I was sitting on the rocks that lead to Long Point, a tiny island off the tip of Provincetown, when something remarkable happened. A seal swam up and pulled himself onto a neighboring rock. He gave me a curt nod. I nodded back.
We sat there for several minutes before the seal slipped off the rock and floated off on the tide. He drifted for a few hundred yards and then swam back. He pulled himself onto my rock before slipping back into the sea and letting the tide carry him off again.
Apparently, this was some type of elaborate seal game that he wanted me to play. But I had planned to meet friends at the Tea Dance that afternoon, and I didn't want to get my hair wet. (Seals don't have hair and, so, they are less than sensitive when you attempt to explain that certain standards of grooming apply even to lesbians.) Instead, I tried to interest the little fella in a game of gin. But when I pulled out the cards he flipped the deck into the water with his nose.
Our refusal to take an interest in each other's hobbies put both of us in a snit. But, thankfully, neither of us are the type to hold a grudge. So we were soon back to our old routine: he relaxed at my feet and I sang him songs about the character flaws of fish.
We were having a fine time, until I heard a voice call out to us. 'Do you know it's a federal offense to approach a seal?' the voice asked. The seal and I looked up to see a rather fetching woman waving a DNR badge. 'I'm going to have to arrest you,' the officer said, pulling out her handcuffs. (I was instantly aroused! A similar scene has long been the centerpiece of one of my favorite fantasies, which involves forcible detention by a lady officer who possesses a certain blonde sensibility.)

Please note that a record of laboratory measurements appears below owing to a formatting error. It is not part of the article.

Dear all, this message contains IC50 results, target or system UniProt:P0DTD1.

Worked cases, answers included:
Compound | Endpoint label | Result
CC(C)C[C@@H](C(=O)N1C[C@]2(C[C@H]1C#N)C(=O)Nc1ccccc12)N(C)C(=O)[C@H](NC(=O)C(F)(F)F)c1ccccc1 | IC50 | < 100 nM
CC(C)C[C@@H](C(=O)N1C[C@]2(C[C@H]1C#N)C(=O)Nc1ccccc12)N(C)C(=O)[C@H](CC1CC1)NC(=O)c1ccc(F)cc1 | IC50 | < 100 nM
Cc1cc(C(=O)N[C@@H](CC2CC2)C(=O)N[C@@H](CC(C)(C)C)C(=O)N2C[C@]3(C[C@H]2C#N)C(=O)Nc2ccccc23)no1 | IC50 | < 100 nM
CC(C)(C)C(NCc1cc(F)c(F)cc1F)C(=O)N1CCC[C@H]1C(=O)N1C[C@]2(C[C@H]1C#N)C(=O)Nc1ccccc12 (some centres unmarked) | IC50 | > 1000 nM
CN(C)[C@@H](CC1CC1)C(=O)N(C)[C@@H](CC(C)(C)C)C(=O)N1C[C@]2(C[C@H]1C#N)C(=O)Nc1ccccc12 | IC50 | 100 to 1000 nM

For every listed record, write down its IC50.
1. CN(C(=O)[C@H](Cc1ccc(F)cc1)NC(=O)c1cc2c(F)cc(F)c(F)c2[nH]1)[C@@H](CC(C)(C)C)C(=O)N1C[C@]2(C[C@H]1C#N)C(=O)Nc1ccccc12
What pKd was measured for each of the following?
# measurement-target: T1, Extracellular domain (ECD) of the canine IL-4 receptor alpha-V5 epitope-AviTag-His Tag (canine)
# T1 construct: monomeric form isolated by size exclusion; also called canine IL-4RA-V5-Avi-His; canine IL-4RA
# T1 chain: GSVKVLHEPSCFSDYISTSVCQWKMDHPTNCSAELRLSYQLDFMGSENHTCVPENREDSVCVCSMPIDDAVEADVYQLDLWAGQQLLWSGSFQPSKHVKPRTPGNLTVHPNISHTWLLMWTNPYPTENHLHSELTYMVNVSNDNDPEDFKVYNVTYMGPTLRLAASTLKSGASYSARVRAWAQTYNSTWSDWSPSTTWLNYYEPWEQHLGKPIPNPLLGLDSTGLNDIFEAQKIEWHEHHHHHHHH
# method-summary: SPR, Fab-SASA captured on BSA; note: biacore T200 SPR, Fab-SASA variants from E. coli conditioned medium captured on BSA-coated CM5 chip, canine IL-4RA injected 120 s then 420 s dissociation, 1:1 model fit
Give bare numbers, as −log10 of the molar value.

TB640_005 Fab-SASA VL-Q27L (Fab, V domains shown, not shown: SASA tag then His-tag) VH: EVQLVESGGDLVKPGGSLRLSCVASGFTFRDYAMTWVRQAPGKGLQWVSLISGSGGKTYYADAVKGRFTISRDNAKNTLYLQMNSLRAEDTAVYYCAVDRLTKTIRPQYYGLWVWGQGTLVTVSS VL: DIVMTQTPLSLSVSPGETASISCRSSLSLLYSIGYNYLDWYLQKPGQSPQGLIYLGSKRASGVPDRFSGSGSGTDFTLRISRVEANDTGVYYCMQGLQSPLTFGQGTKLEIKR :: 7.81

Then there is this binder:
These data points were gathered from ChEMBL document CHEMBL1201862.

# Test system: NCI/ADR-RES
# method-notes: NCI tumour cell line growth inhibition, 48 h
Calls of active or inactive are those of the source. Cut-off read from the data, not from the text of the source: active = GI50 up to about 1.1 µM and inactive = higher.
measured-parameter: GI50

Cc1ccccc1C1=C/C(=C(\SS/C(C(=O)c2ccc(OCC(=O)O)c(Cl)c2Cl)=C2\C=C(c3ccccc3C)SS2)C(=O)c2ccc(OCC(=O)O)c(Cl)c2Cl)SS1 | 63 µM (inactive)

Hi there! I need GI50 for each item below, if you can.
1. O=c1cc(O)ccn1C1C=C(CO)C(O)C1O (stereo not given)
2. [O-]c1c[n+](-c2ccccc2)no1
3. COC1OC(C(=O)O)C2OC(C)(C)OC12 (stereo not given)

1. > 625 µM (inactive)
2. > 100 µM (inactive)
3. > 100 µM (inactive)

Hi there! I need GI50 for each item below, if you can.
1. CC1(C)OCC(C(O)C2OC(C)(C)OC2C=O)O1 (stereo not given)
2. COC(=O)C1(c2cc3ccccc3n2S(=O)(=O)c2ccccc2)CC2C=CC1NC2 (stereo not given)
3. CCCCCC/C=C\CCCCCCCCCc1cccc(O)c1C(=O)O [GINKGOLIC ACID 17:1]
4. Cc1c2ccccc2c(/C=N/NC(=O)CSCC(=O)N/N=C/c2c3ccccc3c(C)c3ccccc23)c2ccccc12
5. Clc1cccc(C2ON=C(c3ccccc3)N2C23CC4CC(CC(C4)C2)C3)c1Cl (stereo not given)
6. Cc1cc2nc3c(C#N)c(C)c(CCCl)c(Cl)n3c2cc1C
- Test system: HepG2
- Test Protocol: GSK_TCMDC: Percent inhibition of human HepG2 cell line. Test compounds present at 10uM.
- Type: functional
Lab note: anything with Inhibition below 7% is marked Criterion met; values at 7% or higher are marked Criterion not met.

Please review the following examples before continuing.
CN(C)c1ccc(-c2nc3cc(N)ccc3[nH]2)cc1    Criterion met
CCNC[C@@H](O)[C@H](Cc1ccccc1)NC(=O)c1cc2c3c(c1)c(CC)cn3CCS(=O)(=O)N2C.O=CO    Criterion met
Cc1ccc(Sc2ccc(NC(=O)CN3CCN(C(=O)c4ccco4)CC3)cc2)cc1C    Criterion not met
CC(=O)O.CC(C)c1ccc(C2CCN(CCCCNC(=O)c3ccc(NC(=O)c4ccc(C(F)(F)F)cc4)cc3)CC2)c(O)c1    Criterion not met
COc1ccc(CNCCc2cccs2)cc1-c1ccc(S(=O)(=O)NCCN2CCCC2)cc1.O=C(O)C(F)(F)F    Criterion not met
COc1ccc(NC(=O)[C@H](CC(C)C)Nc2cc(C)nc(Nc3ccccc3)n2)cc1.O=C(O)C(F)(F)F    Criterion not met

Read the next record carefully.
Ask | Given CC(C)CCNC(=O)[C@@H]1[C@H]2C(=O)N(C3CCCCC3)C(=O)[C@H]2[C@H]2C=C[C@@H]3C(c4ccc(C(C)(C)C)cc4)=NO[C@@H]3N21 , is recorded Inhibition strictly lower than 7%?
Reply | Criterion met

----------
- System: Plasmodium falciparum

'I didn't approach the seal,' I explained. 'He approached me. Arrest him.'
I glanced down at the seal, who was staring up at me with his big seal eyes. As we all know, seal eyes are the most manipulative eyes known to nature. The seal thought that if he gave me that pathetic 'I'm-just-a-simple-pinniped' look I'd take the fall for him. But he was wrong.
The DNR officer stared hard at the seal. 'Is this true, seal?' she asked. Instead of answering, the seal performed a bunch of stunts. He clapped his fins and barked, rolled over and flashed his adorable belly, and then nuzzled the officer's leg. Shameless! How could I compete?
Luckily, the officer had been walking this beat a long time and was onto the seal's tricks. She scribbled out a ticket and handed it to the seal. The seal grabbed it in his mouth and jumped into the water, flipping his fin at us before swimming out to sea.
The officer sighed sadly as we watched the seal disappear into the waves. 'Well, that's a waste of paper,' she said. 'Seals are the biggest scofflaws in the animal kingdom. That ticket will never be paid.'
(The Canadian government will allow hunters to kill 1 million seals in the next three years. Help stop this senseless slaughter! Go to: www.protectseals.org/)